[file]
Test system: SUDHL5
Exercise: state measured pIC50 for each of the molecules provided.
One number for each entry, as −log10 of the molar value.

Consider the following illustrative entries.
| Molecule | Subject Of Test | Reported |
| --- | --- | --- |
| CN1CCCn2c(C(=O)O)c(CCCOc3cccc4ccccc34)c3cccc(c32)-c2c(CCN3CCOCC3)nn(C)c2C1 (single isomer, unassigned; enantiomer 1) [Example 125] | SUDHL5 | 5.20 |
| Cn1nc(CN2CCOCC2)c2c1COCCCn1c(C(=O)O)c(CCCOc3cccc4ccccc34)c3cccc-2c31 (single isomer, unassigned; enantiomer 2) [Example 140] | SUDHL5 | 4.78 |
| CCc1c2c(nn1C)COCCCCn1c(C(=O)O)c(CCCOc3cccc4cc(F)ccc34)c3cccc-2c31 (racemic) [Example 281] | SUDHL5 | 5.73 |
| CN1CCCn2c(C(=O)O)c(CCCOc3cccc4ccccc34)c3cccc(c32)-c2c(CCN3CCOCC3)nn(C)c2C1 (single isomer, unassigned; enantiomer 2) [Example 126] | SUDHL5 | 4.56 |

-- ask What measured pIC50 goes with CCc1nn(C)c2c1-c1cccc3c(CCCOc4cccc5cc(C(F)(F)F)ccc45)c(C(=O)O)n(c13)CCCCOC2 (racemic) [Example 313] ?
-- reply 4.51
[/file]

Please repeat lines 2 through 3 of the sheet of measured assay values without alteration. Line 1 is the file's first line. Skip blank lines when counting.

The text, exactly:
Exercise: state measured pIC50 for each of the molecules provided.
One number for each entry, as −log10 of the molar value.